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Catch your own crab on the Oregon coast.

The state's bays are great places to give this low-tech sport a try

I LIKE TO TRY NEW activities as much as the next person, but I confess that I generally prefer activities of the uncomplicated variety when on vacation. If something requires a lot of concentration, time, or money, count me out. That's why crabbing is such a great leisure-time pursuit. It's so simple and relaxing, it's a stretch to call it a sport.

For would-be crabbers, there's no better place to learn than Oregon, where Dungeness and red rock crab can be found in nearly all the state's large saltwater bays. Crabbing is permitted year-round, no license is required, and bayside tackle shops supply the necessary equipment and bait.

What's more, even beginners can expect success. As Neil Richmond, crab fishery biologist for the Oregon Department of Fish and Wildlife, explains, "This is one sport where you can routinely expect to get your limit |12 Dungeness and 24 red rock crab per day~ if the conditions and time of year are right. You can't say that about many types of fishing."

Now is the best time of year for crabbing in Oregon. In winter months, rain can reduce the salinity of the bays, forcing crab into the ocean; during the summer, crab are molting.


The best time of day to go crabbing is when the crab are able to move about freely, from an hour before slack tide to an hour after the tide changes. Tidal times change from day to day as well as from bay to bay, so check a tide table.

To start your crabbing adventure, head to a tackle shop and rent a couple of crab rings (three per person is the limit). These traps, which rent for just a few dollars per day, are simply two plastic-covered metal rings, the top one slightly larger than the bottom one, joined together by heavy fishing web. Colorful floats and a pull rope for retrieving the ring are attached. Be sure to pick up crab bait, usually a fish carcass, which most tackle shops sell for about $1.

Don't be afraid to ask the shop clerk for the best nearby crabbing spots; most locals want new crabbers to be successful. Shore crabbing from a sportfishing pier or public dock, rather than open-water crabbing from a boat, is best for the uninitiated.

Once you've found that ideal spot, fasten the bait to the bottoms of the crab rings and toss the rings into the water. Wait 15 minutes or so, then quickly pull the rings back up. The traps depend on the water's force to hold the catch in place, so pull vigorously on the ropes. With any luck, you'll find several tasty "sea spiders" scurrying inside the rings.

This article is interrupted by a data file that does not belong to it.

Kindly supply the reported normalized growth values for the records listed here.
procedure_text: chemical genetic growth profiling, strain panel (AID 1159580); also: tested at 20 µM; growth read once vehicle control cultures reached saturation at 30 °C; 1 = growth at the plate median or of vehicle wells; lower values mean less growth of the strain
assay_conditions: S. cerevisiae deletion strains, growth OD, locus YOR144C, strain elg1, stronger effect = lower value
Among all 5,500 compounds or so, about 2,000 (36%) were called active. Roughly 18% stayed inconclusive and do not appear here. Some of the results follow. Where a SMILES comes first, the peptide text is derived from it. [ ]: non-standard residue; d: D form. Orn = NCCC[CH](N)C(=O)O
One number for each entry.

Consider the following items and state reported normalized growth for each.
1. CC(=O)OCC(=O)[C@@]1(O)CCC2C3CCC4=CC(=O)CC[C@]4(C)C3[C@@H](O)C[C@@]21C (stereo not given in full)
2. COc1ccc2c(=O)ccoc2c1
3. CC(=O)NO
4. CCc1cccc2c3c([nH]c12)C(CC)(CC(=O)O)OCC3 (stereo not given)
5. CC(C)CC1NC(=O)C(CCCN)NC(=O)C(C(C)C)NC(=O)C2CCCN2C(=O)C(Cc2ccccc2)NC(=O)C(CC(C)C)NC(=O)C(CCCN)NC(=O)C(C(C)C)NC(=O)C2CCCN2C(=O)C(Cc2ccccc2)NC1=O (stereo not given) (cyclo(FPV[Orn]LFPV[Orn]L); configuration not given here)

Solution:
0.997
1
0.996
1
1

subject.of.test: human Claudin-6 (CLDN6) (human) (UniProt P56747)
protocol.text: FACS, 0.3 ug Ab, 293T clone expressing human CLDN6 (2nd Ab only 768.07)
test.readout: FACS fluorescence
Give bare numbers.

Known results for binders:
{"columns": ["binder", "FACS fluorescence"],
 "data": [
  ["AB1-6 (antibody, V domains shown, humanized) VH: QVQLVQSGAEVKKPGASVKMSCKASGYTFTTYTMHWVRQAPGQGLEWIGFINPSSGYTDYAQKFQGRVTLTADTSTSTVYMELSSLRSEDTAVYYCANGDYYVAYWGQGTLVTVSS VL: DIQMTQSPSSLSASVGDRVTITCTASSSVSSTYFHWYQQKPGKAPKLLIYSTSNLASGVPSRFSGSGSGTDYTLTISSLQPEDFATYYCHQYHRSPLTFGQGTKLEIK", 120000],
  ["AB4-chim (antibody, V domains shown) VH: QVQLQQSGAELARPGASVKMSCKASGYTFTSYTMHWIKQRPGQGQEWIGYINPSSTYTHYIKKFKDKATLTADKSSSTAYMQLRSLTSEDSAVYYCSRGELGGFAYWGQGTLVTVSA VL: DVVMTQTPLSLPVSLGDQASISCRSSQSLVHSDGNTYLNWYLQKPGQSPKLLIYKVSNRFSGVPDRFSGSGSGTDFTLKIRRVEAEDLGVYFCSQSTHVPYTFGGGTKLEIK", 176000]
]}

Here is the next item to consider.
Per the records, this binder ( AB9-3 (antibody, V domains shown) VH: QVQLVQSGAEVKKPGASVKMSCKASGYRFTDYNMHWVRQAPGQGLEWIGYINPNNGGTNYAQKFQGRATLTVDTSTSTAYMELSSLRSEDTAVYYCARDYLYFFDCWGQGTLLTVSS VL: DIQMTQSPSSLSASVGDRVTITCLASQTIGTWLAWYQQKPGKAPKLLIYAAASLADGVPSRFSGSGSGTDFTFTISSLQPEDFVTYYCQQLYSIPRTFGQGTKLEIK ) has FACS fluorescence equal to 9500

This is when things get thrilling, since you must now immobilize each crab and measure its back plate to determine if it's large enough to keep. (While there is no size restriction on red rock crab, Dungeness must be at least 5 3/4 inches wide.)

When measuring a crab, some people grasp its back two legs from behind; others press the crab gently against the ground. Whatever method you choose, be careful to stay away from the front two claws--they can draw blood. Most tackle shops sell plastic gauges that make measuring easier.

Put keepers into a picnic cooler or damp burlap sack to keep them cool and wet until it's time to cook them. Toss the smaller crab back into the water, and start the process again. Needless to say, you don't need to be a rocket scientist.

At the end of the day, take your catch to a local crab cooker--most marinas have two or three--where, for a few dollars a dozen, you can have your crab boiled. This way, when you get home or to your campsite or hotel, you can immediately enjoy the succulent sweetness of fresh crab meat.

Top spots for novice crabbers

1. Nehalem Bay. Crabbing is excellent in this scenic bay. Equipment can be rented at marinas in Wheeler and Brighton.

2. Tillamook Bay. This huge bay offers year-round crabbing, and equipment rentals at sport shops in Garibaldi and Netarts. Crabbers can throw rings into the bay from a new sportfishing pier in Garibaldi.

3. Yaquina Bay. Several fishing piers in and around Newport make it easy for beginners to get started.

4. Alsea Bay. This small but productive bay is known locally as a top-notch crab hole. The public fishing dock in Waldport offers easy access.

5. Umpqua Bay. A large Coast Guard pier and numerous docks provide excellent access. Equipment is available in Winchester Bay.

6. Coos Bay. A deep-water shipping channel allows crab to thrive here. Public piers and tackle shops can be found in Charleston and the Coos Bay area.
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Copyright 1993 Gale, Cengage Learning. All rights reserved.

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Author:Caudron, Shari
Date:Oct 1, 1993
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